Enter Mario Kart Tour, which removed its gacha pipes in an update last October. The pipes were previously the primary method for players to acquire new drivers, karts, and gliders, the most sought-after items in the game. These cost five rubies per pull – this premium currency could be obtained through IAP, starting with packs of 10 at $5.99.
Given that the game has hundreds upon hundreds of gliders, playable characters, and karts, players after a specific character or item previously had to spend a substantial amount of real-world money to acquire it due to the low drop rate. A Daily Spotlight Shop has now replaced the gacha pipes; it features a changing selection of drivers, karts, and gliders available for purchase up to three times per day in exchange for rubies.
It is worth noting that gacha mechanics are still present in other parts of the game, such as the Daily Tour Challenge rewards, Token Shop, and Premium Challenge rewards. However, they don’t feature direct monetization. These changes appear to indicate an overall negative impact on revenue, with figures visibly declining over the most recent six-month period, suggesting that the title still has some challenges ahead in terms of revenue.
Even so, this may be of little concern to Nintendo, who recently stated that they see their mobile business as a way to expand the number of people who have access to their IP rather than generate profit. Such a strategy may also explain why they are among the first developers to remove gacha mechanics.
Revenue has dropped significantly within Mario Kart Tour since it announced the changes to its gacha mechanics (source: GameRefinery Platform).
Another major mobile game to turn its back on gacha mechanics is Supercell’s Brawl Stars, which last October reworked its Gears (passive skills unlocked by characters at levels 10 and 11). Previously, they were acquired using a special gear currency and gear materials via gachas, whereas they can now be freely unlocked using coins if the level requirement is met.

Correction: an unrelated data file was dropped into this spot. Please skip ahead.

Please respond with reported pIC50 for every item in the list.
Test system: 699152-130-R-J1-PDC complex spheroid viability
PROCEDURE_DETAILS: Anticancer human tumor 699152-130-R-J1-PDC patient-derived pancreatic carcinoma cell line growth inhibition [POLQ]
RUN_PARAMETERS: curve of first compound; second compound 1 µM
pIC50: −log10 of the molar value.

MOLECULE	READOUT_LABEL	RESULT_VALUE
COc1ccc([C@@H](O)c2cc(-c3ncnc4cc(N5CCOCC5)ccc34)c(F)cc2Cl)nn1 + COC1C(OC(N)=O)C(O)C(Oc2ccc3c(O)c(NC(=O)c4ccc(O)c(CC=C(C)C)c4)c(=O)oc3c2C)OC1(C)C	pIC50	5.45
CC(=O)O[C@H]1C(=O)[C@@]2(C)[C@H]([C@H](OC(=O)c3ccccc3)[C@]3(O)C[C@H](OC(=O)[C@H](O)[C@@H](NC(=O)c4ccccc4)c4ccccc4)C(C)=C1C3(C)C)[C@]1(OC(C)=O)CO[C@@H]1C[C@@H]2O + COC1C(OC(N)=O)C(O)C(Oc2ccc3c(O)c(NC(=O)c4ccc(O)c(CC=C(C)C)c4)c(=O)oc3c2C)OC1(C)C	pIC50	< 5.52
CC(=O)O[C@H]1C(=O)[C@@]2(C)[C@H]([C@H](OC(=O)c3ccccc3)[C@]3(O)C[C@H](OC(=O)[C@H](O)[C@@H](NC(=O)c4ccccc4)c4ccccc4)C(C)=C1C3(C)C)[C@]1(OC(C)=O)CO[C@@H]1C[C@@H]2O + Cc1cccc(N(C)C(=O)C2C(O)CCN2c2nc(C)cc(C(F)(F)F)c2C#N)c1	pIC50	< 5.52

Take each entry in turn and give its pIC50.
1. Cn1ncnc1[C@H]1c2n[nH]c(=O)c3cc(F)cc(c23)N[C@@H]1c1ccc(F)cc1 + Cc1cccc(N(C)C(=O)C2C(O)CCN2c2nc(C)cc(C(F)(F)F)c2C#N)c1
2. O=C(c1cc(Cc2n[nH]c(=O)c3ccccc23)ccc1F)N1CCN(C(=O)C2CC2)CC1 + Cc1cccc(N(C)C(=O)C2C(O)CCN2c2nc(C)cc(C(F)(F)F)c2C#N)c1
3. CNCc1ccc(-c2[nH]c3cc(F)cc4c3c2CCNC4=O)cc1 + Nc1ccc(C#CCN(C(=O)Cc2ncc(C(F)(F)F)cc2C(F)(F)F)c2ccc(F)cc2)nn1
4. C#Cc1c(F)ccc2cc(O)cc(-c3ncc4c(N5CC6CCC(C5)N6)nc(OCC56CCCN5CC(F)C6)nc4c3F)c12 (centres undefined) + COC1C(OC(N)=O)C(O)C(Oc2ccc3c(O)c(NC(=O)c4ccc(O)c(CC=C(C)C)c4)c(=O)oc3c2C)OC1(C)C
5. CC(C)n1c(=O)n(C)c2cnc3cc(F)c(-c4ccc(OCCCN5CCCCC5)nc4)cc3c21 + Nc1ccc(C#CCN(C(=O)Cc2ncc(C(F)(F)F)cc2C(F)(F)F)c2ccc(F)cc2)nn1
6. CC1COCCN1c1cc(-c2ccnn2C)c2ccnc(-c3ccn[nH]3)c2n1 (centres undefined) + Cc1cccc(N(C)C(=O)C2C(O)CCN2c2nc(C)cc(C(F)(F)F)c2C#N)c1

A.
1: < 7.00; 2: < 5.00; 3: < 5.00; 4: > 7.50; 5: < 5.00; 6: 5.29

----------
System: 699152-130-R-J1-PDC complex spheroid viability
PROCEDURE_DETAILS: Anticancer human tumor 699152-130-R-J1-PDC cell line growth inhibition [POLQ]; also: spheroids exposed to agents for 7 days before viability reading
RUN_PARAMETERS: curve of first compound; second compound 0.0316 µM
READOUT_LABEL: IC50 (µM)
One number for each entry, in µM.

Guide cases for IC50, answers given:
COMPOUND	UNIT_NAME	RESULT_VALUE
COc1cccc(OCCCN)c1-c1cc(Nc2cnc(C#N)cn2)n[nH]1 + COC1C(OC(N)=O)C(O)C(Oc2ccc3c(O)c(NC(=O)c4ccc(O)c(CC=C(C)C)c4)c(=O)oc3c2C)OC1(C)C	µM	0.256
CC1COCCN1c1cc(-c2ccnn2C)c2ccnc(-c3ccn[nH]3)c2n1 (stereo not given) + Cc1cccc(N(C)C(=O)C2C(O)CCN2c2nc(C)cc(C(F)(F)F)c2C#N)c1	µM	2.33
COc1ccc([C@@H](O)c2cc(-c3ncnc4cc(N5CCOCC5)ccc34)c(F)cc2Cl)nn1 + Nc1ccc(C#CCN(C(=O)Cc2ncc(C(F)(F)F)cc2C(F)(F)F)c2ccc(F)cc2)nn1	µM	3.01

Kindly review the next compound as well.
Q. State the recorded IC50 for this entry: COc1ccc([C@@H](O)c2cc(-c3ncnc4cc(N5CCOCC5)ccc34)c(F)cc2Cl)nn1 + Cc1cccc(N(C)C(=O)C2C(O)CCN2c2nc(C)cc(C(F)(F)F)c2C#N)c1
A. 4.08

On 12 December, Supercell took this further by completely removing all random elements from its character unlock and upgrade systems, meaning there are no longer any gacha mechanics within the game. A new system called Starr Road was introduced, which utilizes a linear progression system that enables players to unlock new characters and upgrades using a new currency called Credits.
Credits can be obtained from the Brawl Pass, Trophy Road, challenges, quests, or via direct purchase. Further monetization is implemented through the ability to fast-track the process, with characters unlockable immediately at any point using gems acquired through in-app purchases.
Revenue in Brawl Stars appeared to be upward trend following these updates, but has since declined; which is likely down to several factors. For one, some players may have decided to do a final spending spree before the gachas disappeared forever. Secondly, many players were likely excited about the removal of gacha and decided to revisit the game, and subsequently ended up investing in the new progress and upgrade system. Lastly, this was all happening around the holiday season, when there were lots of special offers available.